Key data releases last week did not move the bond market: there is still too much “noise”, particularly in the US because of the magnitude of the fiscal push. “Policy thinking” on crypto currencies is accelerating, highlighting the deep ramifications even their most “prudent” forms – such as digital currencies issued by central banks – would have on the entire financial system.
Despite the release of some key economic variables last week – job creation and wage growth in the US, inflation in the Euro area – the bond market was non-plussed. The acceleration in American wages still needs to be tested for the absorption of the fiscal push, and the Euro area is at least for now escaping much of the impact of the “reopening catch-up” and “microchip shortage” with are behind the current price spike in the US. While we continue to wait for more conclusive data, we can devote more energy to exploring long-term issues.
We have noticed an acceleration in “policy thinking” around crypto currencies lately, epitomized by the Bank for International Settlements (BIS) annual economic report. The discussion on digital currencies is often obscured by political considerations around the “control of money”. We think the arguments in favour of substituting private digital currencies to the current monetary system dominated by independent central banks in order to better protect the “value of money” are weak and vastly offset by the threats to financial stability. Still, the BIS makes the point quite eloquently that the current payment system is expensive. The “status quo” is probably not tenable and this explains why central banks are eager to develop their own digital offer.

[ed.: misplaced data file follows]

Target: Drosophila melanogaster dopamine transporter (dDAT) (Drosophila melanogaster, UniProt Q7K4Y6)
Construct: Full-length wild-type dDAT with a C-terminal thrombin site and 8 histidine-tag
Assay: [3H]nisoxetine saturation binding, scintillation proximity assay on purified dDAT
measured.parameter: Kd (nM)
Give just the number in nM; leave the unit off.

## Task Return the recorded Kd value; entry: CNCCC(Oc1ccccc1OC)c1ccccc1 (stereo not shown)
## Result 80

Digital currencies are first and foremost a technological innovation which can be harnessed to promote inclusiveness and make the financial system more efficient without the most glaring financial stability risks if central banks get involved. However, even if those Central Bank Digital Currencies (CBDCs) win against private ones, their development could profoundly change the structure of the financial system. Under certain forms, fully-fledged CBDCs could “devitalize” banking, accelerating the trend towards the disintermediation of investment.
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